Lego are celebrating the contributions of NASA’s female pioneers with a new set, featuring women who have played an important part in the U.S. space program.
The “Women of NASA” will have five figurines of scientists, engineers and astronauts.
Those five women are:
Sally Ride, astronaut, physicist, educator and the first American woman in space.
Scientist and mathematician Katherine Johnson, who helped NASA put an astronaut into orbit around Earth, and put a man on the moon. She was recently portrayed by Taraji P. Henson in Hidden Figures.
Computer scientist Margaret Hamilton, who invented the modern concept of software that helped land men on the moon.
Astronomer Nancy Grace Roman, who was the first Chief of Astronomy in the Office of Space Science at NASA Headquarters and the first woman to hold an executive position at NASA. In her role, she successfully managed numerous astronomy-based projects including the Hubble Space Telescope.
— Hubble (@NASA_Hubble) August 9, 2016
The design, created by US science writer Maia Weinstock, won the Lego Ideas competition. The Lego Ideas competition takes place twice a year, and one or two winners are selected for production. Maia Weinstock’s design was picked by the company after receiving 10,000 public votes.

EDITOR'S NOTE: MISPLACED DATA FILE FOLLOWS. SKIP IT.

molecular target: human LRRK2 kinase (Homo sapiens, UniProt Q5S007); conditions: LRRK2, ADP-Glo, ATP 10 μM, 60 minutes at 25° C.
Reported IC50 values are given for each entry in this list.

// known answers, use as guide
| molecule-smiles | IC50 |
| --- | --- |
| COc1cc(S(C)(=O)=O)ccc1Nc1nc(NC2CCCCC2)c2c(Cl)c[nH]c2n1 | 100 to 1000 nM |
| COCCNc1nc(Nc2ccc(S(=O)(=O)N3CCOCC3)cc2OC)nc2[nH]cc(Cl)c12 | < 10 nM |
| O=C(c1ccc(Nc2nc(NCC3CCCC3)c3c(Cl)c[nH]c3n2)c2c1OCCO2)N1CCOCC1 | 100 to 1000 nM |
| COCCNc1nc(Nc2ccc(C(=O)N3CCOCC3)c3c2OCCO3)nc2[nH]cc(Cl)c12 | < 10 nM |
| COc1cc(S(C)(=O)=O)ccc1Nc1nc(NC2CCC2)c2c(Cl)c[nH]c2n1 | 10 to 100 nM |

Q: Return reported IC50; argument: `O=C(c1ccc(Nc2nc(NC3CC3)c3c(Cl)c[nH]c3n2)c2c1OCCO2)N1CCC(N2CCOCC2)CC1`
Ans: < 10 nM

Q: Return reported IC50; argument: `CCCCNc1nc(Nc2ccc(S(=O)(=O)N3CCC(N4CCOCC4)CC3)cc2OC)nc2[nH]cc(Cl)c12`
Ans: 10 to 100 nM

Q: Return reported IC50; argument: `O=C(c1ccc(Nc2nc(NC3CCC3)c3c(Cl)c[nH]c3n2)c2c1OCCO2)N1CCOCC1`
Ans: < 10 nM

In an email to The Washington Post, Weinstock wrote that with Women of NASA, she was able to combine two of her passions: space exploration and the history of women in STEM. She wrote that she doesn’t have a favourite figurine, but she has always looked up to Sally Ride.
— Lego NASA Women (@LegoNASAWomen) February 27, 2017
“What she did to support women and girls in the STEM fields is remarkable. … I knew I wanted to include her because she’s already fairly famous, so that would help the set gain some traction, but also because of all of the work she’s done post-NASA, to encourage young people to go into science and [engineering],” she wrote.
Weinstock also highlighted the importance of celebrating and giving visibility to women in STEM professions, a male-dominated field, as it’s “critical to have toys that girls can look at and play with and think, ‘that’s me!’’ or ‘that could be me!’ ” When people read about or see the set, she wrote, Weinstock hopes that they will learn about the women portrayed in it and their stories and contributions.
— Lego NASA Women (@LegoNASAWomen) February 23, 2017
“I hope it sets a new example for both girls and boys,” said Ms Weinstock. “Girls, in that they can and should be engineers, scientists, and mathematicians, and boys, in that they internalise at an early age that these careers are for everyone, not only men.”
The characters will be available in late 2017 or early 2018. One small leap for toys, one giant leap for womankind.